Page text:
**Applications of Group Theory**

Applications of group theory abound. Almost all structures in abstract algebra are special cases of groups. Rings, for example, can be viewed as abelian groups (corresponding to addition) together with a second operation (corresponding to multiplication). Therefore group theoretic arguments underlie large parts of the theory of those entities.

Galois theory uses groups to describe the symmetries of the roots of a polynomial (or more precisely the automorphisms of the algebras generated by these roots). The fundamental theorem of Galois theory provides a link between algebraic field extensions and group theory. It gives an effective criterion for the solvability of polynomial equations in terms of the solvability of the corresponding Galois group. For example, *S*_{5}, the symmetric group in 5 elements, is not solvable which implies that the general quintic equation cannot be solved by radicals in the way equations of lower degree can. The theory, being one of the historical roots of group theory, is still fruitfully applied to yield new results in areas such as class field theory.

Algebraic topology is another domain which prominently associates groups to the objects the theory is interested in. There, groups are used to describe certain invariants of topological spaces. They are called "invariants" because they are defined in such a way that they do not change if the space is subjected to some deformation. For example, the fundamental group "counts" how many paths in the space are essentially different. The PoincarĂ© conjecture, proved in 2002/2003 by Grigori Perelman is a prominent application of this idea. The influence is not unidirectional, though. For example, algebraic topology makes use of Eilenbergâ€“MacLane spaces which are spaces with prescribed homotopy groups. Similarly algebraic K-theory stakes in a crucial way on classifying spaces of groups. Finally, the name of the torsion subgroup of an infinite group shows the legacy of topology in group theory.

Algebraic geometry and cryptography likewise uses group theory in many ways. Abelian varieties have been introduced above. The presence of the group operation yields additional information which makes these varieties particularly accessible. They also often serve as a test for new conjectures. The one-dimensional case, namely elliptic curves is studied in particular detail. They are both theoretically and practically intriguing. Very large groups of prime order constructed in Elliptic-Curve Cryptography serve for public key cryptography. Cryptographical methods of this kind benefit from the flexibility of the geometric objects, hence their group structures, together with the complicated structure of these groups, which make the discrete logarithm very hard to calculate. One of the earliest encryption protocols, Caesar's cipher, may also be interpreted as a (very easy) group operation. In another direction, toric varieties are algebraic varieties acted on by a torus. Toroidal embeddings have recently led to advances in algebraic geometry, in particular resolution of singularities.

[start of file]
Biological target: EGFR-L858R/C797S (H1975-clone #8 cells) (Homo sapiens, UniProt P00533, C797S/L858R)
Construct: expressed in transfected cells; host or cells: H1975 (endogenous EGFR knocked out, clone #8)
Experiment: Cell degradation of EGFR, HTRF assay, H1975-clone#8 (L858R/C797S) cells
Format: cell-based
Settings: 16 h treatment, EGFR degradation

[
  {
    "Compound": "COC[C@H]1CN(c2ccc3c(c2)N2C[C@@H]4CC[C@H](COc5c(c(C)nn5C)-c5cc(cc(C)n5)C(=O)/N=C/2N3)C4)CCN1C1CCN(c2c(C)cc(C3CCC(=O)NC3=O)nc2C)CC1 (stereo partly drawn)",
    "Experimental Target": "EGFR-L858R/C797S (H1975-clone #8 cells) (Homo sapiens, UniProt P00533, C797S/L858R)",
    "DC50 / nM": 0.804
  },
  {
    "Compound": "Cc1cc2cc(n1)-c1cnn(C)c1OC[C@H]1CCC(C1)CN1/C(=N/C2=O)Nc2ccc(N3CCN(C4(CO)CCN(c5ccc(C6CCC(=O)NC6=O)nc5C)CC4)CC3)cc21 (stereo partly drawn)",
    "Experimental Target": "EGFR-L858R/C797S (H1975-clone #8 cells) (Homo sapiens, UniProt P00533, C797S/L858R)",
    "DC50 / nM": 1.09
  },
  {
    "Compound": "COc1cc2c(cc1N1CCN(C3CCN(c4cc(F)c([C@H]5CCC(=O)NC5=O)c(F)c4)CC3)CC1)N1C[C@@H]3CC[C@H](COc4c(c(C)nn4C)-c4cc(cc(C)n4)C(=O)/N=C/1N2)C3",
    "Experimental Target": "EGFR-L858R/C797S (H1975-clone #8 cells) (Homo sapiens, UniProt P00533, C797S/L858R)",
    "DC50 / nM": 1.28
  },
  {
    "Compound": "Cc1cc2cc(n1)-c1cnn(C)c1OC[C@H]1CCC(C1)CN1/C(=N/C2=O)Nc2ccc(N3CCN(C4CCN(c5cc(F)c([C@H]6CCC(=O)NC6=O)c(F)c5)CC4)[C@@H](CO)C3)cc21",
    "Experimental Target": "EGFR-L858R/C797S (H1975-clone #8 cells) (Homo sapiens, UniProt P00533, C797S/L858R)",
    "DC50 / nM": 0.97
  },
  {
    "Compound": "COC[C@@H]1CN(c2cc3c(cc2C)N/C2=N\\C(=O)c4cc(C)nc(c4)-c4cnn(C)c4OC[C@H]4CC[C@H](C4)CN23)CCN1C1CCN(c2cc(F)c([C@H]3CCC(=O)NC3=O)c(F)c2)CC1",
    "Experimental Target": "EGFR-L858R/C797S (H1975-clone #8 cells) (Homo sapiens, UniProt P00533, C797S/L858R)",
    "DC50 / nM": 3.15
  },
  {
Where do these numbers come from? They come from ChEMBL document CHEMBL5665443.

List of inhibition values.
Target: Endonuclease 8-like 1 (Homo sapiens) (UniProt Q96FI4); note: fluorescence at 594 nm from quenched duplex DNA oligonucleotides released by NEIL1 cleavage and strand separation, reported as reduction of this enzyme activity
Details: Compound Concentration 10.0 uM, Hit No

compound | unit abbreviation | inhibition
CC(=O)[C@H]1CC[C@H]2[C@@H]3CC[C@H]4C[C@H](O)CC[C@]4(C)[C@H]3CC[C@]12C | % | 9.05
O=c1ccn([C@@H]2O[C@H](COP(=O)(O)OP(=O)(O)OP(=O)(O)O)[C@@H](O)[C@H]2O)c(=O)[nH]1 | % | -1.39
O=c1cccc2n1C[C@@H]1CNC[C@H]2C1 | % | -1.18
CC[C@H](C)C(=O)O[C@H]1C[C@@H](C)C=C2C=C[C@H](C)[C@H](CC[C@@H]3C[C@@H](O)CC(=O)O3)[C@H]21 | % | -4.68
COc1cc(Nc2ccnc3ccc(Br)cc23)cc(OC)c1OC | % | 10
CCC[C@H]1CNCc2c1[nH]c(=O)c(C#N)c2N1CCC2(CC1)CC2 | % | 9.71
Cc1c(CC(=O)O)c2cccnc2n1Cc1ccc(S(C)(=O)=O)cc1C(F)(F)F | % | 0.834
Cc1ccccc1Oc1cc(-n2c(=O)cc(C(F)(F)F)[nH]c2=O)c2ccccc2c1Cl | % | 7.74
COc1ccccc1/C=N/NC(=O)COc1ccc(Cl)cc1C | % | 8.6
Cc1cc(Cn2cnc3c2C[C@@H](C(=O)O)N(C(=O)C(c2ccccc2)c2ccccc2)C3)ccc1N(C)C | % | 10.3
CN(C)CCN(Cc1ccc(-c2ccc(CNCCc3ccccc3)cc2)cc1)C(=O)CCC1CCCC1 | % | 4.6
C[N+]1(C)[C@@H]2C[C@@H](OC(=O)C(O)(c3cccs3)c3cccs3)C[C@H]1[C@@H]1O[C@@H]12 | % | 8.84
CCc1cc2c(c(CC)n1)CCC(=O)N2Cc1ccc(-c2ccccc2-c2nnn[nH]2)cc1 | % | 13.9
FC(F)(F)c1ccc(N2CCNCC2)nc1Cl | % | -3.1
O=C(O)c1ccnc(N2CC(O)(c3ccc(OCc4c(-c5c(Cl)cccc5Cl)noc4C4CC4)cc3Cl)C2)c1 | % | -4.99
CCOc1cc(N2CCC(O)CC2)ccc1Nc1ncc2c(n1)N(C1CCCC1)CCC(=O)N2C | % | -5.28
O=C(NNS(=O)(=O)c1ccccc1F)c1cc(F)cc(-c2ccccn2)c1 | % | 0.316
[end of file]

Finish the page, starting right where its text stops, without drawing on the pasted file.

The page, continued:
Algebraic number theory is a special case of group theory, thereby following the rules of the latter. For example, Euler's product formula

captures the fact that any integer decomposes in a unique way into primes. The failure of this statement for more general rings gives rise to class groups and regular primes, which feature in Kummer's treatment of Fermat's Last Theorem.

- The concept of the Lie group (named after mathematician Sophus Lie) is important in the study of differential equations and manifolds; they describe the symmetries of continuous geometric and analytical structures. Analysis on these and other groups is called harmonic analysis. Haar measures, that is integrals invariant under the translation in a Lie group, are used for pattern recognition and other image processing techniques.

- In combinatorics, the notion of permutation group and the concept of group action are often used to simplify the counting of a set of objects; see in particular Burnside's lemma.

- The presence of the 12-periodicity in the circle of fifths yields applications of elementary group theory in musical set theory.

- In physics, groups are important because they describe the symmetries which the laws of physics seem to obey. According to Noether's theorem, every symmetry of a physical system corresponds to a conservation law of the system. Physicists are very interested in group representations, especially of Lie groups, since these representations often point the way to the "possible" physical theories. Examples of the use of groups in physics include the Standard Model, gauge theory, the Lorentz group, and the PoincarĂ© group.

- In chemistry and materials science, groups are used to classify crystal structures, regular polyhedra, and the symmetries of molecules. The assigned point groups can then be used to determine physical properties (such as polarity and chirality), spectroscopic properties (particularly useful for Raman spectroscopy and infrared spectroscopy), and to construct molecular orbitals.

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